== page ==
Delta to take planes at center of trade dispute after Airbus deal

Bombardier's C Series aircrafts are assembled in their plant in Mirabel, Quebec, Canada April 29, 2016.

Christinne Muschi | Reuters

Bombardier’s C Series aircrafts are assembled in their plant in Mirabel, Quebec, Canada April 29, 2016.

Delta Air Lines says the idea will still take delivery of a disputed Canadian passenger jet after European giant Airbus took a stake inside program.

The airline has been inside crosshairs in a trade conflict in which U.S. aerospace giant Boeing accused Canadian rival Bombardier of selling its completely new C Series planes to Delta below the cost of production.

The U.S. Commerce Department sided with Boeing as well as recommended a duty of 300 percent on the some 100-seat C Series planes.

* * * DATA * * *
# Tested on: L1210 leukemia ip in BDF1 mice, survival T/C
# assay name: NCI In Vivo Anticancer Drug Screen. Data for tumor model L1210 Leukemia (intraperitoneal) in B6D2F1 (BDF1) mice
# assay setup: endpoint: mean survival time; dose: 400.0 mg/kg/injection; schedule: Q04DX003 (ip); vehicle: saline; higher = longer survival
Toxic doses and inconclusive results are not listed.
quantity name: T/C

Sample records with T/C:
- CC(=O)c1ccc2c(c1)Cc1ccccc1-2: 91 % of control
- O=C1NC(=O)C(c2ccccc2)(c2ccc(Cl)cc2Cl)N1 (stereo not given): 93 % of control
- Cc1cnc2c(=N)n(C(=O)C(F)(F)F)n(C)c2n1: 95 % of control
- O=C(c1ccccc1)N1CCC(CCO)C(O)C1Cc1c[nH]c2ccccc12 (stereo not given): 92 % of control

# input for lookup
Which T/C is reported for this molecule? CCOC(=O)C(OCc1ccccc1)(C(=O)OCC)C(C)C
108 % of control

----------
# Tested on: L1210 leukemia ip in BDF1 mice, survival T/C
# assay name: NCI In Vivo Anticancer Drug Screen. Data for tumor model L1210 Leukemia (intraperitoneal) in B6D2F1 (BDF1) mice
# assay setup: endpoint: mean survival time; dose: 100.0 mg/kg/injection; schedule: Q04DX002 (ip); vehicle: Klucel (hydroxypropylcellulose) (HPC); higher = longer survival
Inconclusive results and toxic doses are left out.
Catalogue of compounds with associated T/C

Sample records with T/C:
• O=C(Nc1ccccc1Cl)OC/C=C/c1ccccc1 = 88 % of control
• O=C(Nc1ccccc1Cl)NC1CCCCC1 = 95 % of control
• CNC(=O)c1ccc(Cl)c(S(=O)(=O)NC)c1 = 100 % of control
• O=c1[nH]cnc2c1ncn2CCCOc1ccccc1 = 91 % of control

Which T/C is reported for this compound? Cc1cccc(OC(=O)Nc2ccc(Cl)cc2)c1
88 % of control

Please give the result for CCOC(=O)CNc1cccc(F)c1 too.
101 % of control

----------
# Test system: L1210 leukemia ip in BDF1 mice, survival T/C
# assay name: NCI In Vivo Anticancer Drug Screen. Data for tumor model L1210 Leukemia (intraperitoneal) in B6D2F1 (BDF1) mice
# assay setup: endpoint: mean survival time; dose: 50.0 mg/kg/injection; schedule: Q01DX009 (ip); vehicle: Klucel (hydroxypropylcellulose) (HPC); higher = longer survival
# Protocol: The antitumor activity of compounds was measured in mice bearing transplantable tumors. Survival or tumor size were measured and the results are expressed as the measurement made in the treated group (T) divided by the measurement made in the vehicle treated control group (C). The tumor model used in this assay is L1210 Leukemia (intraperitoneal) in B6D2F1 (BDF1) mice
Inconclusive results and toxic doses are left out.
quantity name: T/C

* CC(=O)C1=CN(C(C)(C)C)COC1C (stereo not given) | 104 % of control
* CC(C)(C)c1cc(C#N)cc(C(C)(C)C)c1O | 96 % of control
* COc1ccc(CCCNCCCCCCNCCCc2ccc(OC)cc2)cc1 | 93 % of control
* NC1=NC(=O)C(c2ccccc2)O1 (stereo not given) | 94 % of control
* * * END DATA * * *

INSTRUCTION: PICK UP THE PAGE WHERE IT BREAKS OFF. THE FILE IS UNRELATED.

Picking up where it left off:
Airbus late Monday announced the idea agreed to take a majority stake inside imperiled Bombardier jet program.

Delta told investors on an earnings call last week that will the idea “would certainly not pay those tariffs” as well as after the Airbus deal said the idea still “looked forward” to taking delivery of the C Series jets. the idea declined to comment further on the deal Tuesday.

Delta, which has also been an important Boeing customer in the past, argued that will Boeing no longer produces a similar product to the Bombardier jets.

The backing by Airbus, which produces the earth’s biggest passenger jet, the Airbus A380, even more closely pits the European plane-maker against Boeing.

Delta is usually unveiling its completely new Airbus A350, a widebody plane the idea intends to fly by the U.S. to Asia, on Tuesday. The twin-aisle plane is usually coming into service as Delta phases out its last Boeing 747s, the four-engine plane that will some airlines have ditched in favor of more fuel-efficient twin-engine planes.

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